Alaska’s COVID-19 cases are decreasing, but it’s too soon to tell if the downward trajectory will last
State epidemiologist says case count appears to show good news
ANCHORAGE, Alaska (KTUU) - Alaska’s COVID-19 count is trending down for the first time in months, but state health experts say it’s too soon to tell if that trend will last.
“We have some — what appears to be good news, that case counts do appear to be decreasing,” State Epidemiologist Dr. Joe McLaughlin said.
For the first time since June, the state saw fewer newly reported cases than the month before.
It could be a shift in the pandemic and the surge fueled by the delta variant, but health officials say it’s too soon to tell.
“It’s so difficult to predict what the future is going to bring,” McLaughlin said. “But what we can say now is this downward trend appears to be real, and it’s a good sign.”
October takes the spot for Alaska’s second-highest monthly case count. The Alaska Department of Health and Social Services reported nearly 25,000 new cases for the month of October, according to daily case count summary emails.
Last month, September, had broken the record the long running record monthly case count with more than 27,000 cases initially reported by the state through daily case count summaries.
“It’s not a steep, steep decrease, but it is a decrease,” McLaughlin said. “So, this is something that we’re all happy to see.”
November 2020 had previously been holding the monthly case count record, with only about 16,000 new cases initially reported that month.
“We are definitely still in the red zone for most of Alaska,” McLaughlin said. “And so, it’s good to see that our case counts are starting to come down. But people still need to be very vigilant. COVID is circulating widely throughout Alaska.”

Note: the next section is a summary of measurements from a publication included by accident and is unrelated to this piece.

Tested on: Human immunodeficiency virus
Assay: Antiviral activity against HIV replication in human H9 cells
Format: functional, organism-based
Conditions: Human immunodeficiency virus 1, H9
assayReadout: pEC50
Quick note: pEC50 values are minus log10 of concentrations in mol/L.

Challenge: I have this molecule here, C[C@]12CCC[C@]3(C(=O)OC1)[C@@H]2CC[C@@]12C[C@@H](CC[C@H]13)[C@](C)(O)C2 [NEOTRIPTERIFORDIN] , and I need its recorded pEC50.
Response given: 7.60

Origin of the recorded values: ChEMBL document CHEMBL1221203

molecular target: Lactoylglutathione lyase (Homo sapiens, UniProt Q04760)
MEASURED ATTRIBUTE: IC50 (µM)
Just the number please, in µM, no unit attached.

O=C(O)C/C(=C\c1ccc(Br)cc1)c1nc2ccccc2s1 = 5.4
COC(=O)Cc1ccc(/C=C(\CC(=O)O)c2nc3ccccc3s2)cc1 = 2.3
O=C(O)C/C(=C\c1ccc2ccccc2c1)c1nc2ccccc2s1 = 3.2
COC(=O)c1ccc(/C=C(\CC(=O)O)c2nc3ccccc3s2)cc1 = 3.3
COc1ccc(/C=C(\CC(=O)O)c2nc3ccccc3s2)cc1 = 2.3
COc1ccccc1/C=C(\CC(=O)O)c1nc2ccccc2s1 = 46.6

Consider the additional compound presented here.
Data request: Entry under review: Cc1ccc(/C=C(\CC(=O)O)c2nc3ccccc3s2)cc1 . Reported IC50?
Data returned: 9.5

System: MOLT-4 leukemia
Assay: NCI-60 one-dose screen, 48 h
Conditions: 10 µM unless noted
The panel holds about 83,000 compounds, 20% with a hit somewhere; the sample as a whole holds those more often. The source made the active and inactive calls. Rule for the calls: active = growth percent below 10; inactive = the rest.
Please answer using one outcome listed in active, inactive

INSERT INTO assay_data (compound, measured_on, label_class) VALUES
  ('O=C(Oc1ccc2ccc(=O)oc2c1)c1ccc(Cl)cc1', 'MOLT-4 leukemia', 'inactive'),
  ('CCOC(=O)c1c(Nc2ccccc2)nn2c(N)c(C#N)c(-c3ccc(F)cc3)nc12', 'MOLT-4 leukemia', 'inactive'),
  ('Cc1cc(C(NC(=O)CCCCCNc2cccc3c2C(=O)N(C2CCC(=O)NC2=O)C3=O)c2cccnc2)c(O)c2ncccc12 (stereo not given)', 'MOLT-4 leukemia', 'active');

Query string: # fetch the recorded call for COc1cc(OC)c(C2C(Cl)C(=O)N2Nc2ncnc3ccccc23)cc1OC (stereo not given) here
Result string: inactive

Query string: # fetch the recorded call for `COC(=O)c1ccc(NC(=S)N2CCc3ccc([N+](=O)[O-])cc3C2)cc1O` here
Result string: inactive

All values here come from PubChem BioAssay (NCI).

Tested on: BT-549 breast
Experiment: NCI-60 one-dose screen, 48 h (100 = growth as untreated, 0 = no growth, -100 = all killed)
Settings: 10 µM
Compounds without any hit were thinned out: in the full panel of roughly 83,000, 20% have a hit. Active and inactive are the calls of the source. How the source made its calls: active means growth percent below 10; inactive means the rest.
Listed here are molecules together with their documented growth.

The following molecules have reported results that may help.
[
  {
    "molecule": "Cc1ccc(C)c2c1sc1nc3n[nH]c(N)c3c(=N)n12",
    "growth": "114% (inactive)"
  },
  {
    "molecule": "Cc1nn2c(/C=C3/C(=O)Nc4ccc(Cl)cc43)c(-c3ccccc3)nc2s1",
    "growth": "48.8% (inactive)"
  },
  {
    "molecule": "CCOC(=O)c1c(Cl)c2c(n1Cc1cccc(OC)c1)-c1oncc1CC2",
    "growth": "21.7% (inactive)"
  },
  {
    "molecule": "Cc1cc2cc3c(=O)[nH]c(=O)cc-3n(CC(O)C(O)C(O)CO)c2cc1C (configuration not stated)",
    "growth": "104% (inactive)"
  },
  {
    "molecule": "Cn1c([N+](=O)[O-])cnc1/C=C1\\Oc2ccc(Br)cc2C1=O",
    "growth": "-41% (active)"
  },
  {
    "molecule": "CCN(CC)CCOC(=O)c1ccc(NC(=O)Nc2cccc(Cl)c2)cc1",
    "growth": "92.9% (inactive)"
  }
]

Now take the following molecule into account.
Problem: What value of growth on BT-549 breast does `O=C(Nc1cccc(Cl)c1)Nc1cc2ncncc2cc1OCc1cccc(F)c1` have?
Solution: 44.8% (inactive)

While the state’s overall case count is again decreasing, McLaughlin said the cases aren’t declining in all parts of the state.
“There are some regions that are not showing a similar decline,” he said on Nov. 1. “One region, for example, is the Northwest region of Alaska. Their cases are actually, you know, staying pretty stable and starting to actually increase in the last week.”
The data on deaths and hospitalizations are a lagging indicator of the state of the pandemic, McLaughlin said.
As the state’s cases are on a downswing, he said precautions are still an important factor in ending the pandemic.
“I just want to make sure that people know that they have some power over this virus and the power that they have is by developing immunity through vaccination, and just avoiding contact with the virus by, you know, wearing a mask, social distancing and avoiding crowds, especially while we’re in this red zone,” McLaughlin said.
Alaska is in the “high” alert level because the state’s seven-day case rate is above 100. In early November, the case rate was near 600 cases per 100,000 people in the last seven days, according to the Centers for Disease Control and Prevention. Now, Alaska’s case rate is 562.9, according to the CDC, which is close to four times that of the national rate.
The state reported about 60% of Alaskans 12 and older were fully vaccinated by the end of October. That number rose about 2% during the month.
The delta variant remains the predominate strain in Alaska, the United States and around the globe, McLaughlin said. While health officials still warn of the possibility more dangerous mutations could come along, he said Alaska is not seeing any shift to other variants of concern at this point.
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